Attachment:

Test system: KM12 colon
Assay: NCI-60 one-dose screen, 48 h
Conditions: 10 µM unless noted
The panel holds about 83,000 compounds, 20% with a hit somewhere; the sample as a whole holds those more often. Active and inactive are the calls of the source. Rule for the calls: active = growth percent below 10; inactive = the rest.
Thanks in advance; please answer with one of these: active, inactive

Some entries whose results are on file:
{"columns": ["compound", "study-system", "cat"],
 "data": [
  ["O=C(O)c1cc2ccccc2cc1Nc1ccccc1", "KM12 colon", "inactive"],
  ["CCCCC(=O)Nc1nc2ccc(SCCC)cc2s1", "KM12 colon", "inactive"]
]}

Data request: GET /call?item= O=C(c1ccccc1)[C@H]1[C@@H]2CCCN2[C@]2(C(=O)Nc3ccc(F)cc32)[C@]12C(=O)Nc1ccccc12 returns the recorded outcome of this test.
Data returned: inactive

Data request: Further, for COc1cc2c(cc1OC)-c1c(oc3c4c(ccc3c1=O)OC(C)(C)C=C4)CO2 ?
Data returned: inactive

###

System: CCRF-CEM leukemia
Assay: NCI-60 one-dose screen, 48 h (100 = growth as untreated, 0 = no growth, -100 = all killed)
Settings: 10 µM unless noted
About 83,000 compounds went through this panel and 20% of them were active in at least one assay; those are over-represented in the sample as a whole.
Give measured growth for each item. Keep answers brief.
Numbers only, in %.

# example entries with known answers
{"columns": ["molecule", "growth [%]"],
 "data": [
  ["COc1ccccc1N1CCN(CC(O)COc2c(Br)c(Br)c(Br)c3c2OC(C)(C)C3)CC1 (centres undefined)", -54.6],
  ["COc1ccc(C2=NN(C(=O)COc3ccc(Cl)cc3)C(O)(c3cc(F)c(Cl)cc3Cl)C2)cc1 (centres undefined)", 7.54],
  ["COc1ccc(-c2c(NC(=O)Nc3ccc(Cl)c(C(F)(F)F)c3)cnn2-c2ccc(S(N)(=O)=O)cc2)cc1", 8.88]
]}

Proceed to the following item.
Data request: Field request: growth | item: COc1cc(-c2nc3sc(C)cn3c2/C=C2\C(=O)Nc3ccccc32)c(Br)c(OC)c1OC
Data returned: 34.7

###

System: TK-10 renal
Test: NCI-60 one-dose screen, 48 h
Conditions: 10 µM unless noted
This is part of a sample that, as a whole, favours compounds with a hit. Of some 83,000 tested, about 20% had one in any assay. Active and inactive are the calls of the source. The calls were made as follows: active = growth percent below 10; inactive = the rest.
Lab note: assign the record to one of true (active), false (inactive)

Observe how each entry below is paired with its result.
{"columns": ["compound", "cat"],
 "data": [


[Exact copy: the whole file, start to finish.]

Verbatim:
Test system: KM12 colon
Assay: NCI-60 one-dose screen, 48 h
Conditions: 10 µM unless noted
The panel holds about 83,000 compounds, 20% with a hit somewhere; the sample as a whole holds those more often. Active and inactive are the calls of the source. Rule for the calls: active = growth percent below 10; inactive = the rest.
Thanks in advance; please answer with one of these: active, inactive

Some entries whose results are on file:
{"columns": ["compound", "study-system", "cat"],
 "data": [
  ["O=C(O)c1cc2ccccc2cc1Nc1ccccc1", "KM12 colon", "inactive"],
  ["CCCCC(=O)Nc1nc2ccc(SCCC)cc2s1", "KM12 colon", "inactive"]
]}

Data request: GET /call?item= O=C(c1ccccc1)[C@H]1[C@@H]2CCCN2[C@]2(C(=O)Nc3ccc(F)cc32)[C@]12C(=O)Nc1ccccc12 returns the recorded outcome of this test.
Data returned: inactive

Data request: Further, for COc1cc2c(cc1OC)-c1c(oc3c4c(ccc3c1=O)OC(C)(C)C=C4)CO2 ?
Data returned: inactive

###

System: CCRF-CEM leukemia
Assay: NCI-60 one-dose screen, 48 h (100 = growth as untreated, 0 = no growth, -100 = all killed)
Settings: 10 µM unless noted
About 83,000 compounds went through this panel and 20% of them were active in at least one assay; those are over-represented in the sample as a whole.
Give measured growth for each item. Keep answers brief.
Numbers only, in %.

# example entries with known answers
{"columns": ["molecule", "growth [%]"],
 "data": [
  ["COc1ccccc1N1CCN(CC(O)COc2c(Br)c(Br)c(Br)c3c2OC(C)(C)C3)CC1 (centres undefined)", -54.6],
  ["COc1ccc(C2=NN(C(=O)COc3ccc(Cl)cc3)C(O)(c3cc(F)c(Cl)cc3Cl)C2)cc1 (centres undefined)", 7.54],
  ["COc1ccc(-c2c(NC(=O)Nc3ccc(Cl)c(C(F)(F)F)c3)cnn2-c2ccc(S(N)(=O)=O)cc2)cc1", 8.88]
]}

Proceed to the following item.
Data request: Field request: growth | item: COc1cc(-c2nc3sc(C)cn3c2/C=C2\C(=O)Nc3ccccc32)c(Br)c(OC)c1OC
Data returned: 34.7

###

System: TK-10 renal
Test: NCI-60 one-dose screen, 48 h
Conditions: 10 µM unless noted
This is part of a sample that, as a whole, favours compounds with a hit. Of some 83,000 tested, about 20% had one in any assay. Active and inactive are the calls of the source. The calls were made as follows: active = growth percent below 10; inactive = the rest.
Lab note: assign the record to one of true (active), false (inactive)

Observe how each entry below is paired with its result.
{"columns": ["compound", "cat"],
 "data": [